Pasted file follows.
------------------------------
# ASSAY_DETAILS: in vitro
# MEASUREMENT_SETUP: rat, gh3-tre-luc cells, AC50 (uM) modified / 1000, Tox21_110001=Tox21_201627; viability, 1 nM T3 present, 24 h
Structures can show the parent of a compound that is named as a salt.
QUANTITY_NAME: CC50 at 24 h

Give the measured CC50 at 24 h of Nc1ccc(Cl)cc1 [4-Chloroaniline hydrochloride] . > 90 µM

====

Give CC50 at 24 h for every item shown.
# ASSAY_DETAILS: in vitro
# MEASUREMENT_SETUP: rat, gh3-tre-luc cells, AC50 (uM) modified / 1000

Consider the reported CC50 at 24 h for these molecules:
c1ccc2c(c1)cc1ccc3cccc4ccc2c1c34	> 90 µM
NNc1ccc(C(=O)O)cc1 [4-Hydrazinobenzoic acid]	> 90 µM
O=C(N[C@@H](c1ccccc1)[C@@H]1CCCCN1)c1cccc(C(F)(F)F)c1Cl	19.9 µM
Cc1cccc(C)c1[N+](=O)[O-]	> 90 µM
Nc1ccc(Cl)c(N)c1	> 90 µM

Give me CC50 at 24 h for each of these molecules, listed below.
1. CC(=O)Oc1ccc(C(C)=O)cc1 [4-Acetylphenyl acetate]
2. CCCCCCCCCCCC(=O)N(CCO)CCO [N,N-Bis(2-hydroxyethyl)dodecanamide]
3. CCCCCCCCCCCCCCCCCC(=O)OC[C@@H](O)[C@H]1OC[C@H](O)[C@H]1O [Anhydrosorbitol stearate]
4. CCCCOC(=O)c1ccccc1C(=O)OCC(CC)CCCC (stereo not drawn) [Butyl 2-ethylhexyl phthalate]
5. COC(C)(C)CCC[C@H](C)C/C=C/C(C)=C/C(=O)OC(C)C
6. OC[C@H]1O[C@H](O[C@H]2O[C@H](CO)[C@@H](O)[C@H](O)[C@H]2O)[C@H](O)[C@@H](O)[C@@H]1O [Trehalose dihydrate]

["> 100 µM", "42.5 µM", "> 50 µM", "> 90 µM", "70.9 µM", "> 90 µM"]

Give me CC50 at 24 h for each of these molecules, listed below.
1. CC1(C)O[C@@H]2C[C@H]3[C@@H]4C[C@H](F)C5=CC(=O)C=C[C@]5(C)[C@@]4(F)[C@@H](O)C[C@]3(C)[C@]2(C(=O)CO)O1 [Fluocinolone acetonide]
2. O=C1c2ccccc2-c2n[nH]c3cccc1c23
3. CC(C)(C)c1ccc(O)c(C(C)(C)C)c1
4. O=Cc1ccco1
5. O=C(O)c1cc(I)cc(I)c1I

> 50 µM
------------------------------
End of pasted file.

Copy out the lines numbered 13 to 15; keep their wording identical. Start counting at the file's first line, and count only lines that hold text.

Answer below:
O=C(N[C@@H](c1ccccc1)[C@@H]1CCCCN1)c1cccc(C(F)(F)F)c1Cl	19.9 µM
Cc1cccc(C)c1[N+](=O)[O-]	> 90 µM
Nc1ccc(Cl)c(N)c1	> 90 µM